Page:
Da Vinci’s knack to make remote connections was certainly at the basis of Leonardo’s genius to form analogies between totally different systems. He associated the movement of water with the movement of human hair, thus becoming the first person to illustrate in extraordinary detail the many invisible subtleties of water in motion. His observations led to the discovery of a fact of nature which came to be called the Law of Continuity.
When your attention is focused on a subject, a few patterns are highly activated in your brain and dominate your thinking. These patterns produce only predictable ideas no matter how hard you try. In fact, the harder you try, the stronger the same patterns become. If, however, you change your focus and think about something that is not related, different, unusual patterns are activated.
Da Vinci discovered that the human brain cannot deliberately concentrate on two separate objects or ideas, no matter how dissimilar, without eventually forming a connection between them. No two inputs can remain separate in your mind no matter how remote they are from each other. In tetherball, a ball is fastened to a slender cord suspended from the top of a pole. Players bat the ball around the pole, attempting to wind its cord around the pole above a certain point. Obviously, a tethered ball on a long string is able to move in many different directions, but it cannot get away from the pole. If you whack at it long enough, eventually you will wind the cord around the pole. This is a closed system. Like the tetherball, if you focus on two subjects for a period of time, you will see relationships and connections that will trigger new ideas and thoughts that you cannot get using your usual way of thinking.
Example From NASA
This is what happened to NASA engineer James Crocker when the Hubble telescope failed and embarrassed NASA. In the shower of a German hotel room, NASA engineer James Crocker was contemplating the Hubble disaster while showering and absentmindedly looking at the adjustable shower head that could be extended and adjusted in various ways for personal comfort and cleanliness to the user’s height. He made the connection between the shower head and the Hubble problem and invented the idea of placing corrective mirrors on automated adjustable arms that could reach inside the telescope and adjust to the correct position. His idea turned the Hubble from a disaster into a NASA triumph.
It is not possible to think unpredictably by looking harder and longer in the same direction. When your attention is focused on a subject, a few patterns are highly activated in your brain and dominate your thinking. These patterns produce only predictable ideas no matter how hard you try. In fact, the harder you try, the stronger the same patterns become. If, however, you change your focus and think about something that is not related, different, unusual patterns are activated. If one of these newer patterns relates to one of the first patterns, a connection will be made. This connection will lead to the discovery of an original idea or thought. This is what some people mistakenly call divine inspiration or “out of the blue.”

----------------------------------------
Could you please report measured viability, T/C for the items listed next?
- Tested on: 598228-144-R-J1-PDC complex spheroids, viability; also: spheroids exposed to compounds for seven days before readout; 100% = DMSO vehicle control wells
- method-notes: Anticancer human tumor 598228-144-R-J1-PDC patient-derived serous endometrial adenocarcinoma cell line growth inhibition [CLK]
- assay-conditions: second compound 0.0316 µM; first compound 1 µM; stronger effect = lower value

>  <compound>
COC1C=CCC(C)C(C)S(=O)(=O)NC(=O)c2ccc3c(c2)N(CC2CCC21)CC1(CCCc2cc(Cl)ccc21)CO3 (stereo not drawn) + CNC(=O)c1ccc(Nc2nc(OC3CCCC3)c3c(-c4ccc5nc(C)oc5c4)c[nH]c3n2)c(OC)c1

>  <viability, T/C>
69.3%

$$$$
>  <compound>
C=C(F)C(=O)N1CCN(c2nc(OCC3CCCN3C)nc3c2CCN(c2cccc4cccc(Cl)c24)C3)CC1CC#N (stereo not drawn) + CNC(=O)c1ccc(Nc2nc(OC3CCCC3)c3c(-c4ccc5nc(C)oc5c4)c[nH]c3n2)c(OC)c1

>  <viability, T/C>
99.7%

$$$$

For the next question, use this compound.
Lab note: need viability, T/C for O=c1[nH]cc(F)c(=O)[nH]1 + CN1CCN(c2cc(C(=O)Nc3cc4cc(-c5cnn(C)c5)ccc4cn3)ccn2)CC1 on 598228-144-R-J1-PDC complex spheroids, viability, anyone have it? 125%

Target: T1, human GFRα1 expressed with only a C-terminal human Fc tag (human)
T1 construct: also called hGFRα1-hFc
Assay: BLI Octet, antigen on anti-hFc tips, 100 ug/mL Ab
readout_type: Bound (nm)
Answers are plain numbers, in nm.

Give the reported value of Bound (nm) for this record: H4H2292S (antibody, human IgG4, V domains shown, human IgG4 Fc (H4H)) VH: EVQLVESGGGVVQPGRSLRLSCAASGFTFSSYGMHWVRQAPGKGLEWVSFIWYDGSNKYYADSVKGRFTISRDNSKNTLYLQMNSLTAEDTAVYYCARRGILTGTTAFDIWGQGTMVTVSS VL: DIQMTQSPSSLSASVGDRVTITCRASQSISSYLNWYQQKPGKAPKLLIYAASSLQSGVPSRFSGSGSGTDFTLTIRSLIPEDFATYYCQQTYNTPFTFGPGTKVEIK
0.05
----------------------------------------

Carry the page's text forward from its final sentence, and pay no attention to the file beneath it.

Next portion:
Da Vinci discovered that the human brain cannot deliberately concentrate on two separate objects or ideas, no matter how dissimilar, without eventually forming a connection between them. No two inputs can remain separate in your mind no matter how remote they are from each other.
Example from Dupont
DuPont developed and manufactured Nomex, a fire-resistant fibre. It’s tight structure made it impervious to dye. Potential customers (it could be used in the interior of airplanes) would not buy the material unless DuPont could manufacture a colored version. A DuPont chemist read an article about gold mining an how the mines were constructed. This inspired the chemist to compare Nomex to a mine shaft in a gold mine a subject that had nothing to do with Nomex. What is the connection between a tight structure and a mine shaft? To excavate minerals, miners dig a hole into the earth and use props to keep the hole from collapsing. Expanding on this thought, the chemist figured out a way to chemically prop open holes in Nomex as it is being manufactured so it could later be filled with dyes.
In nature, a gene pool that is totally lacking in variation would be totally unable to adapt to changing circumstances. In time, the genetically encoded wisdom would convert to foolishness, with consequences that would be fatal to the species survival. A comparable process operates within us as individuals. We all have a rich repertoire of ideas and concepts that enable us to survive and prosper. But without any provision for the variation of ideas, our usual ideas become stagnate and lose their advantages. For this variation to be truly effective it must be blind.
When we use our imagination to develop new ideas, those ideas are heavily structured in predictable ways by the properties of existing categories and concepts. We have not been taught how to process information by connecting remotely-associated subjects through trial and error. This is true for inventors, artists, writers, scientists, designers, businesspeople, or everyday people fantasizing about a better life. DaVinci’s thinking process provides a means of producing blind variation of ideas through the use of unrelated stimuli, such as random words, random objects, pictures, magazines and newspapers to produce a rich variety of unpredictable ideas.
CONNECTING THE UNCONNECTED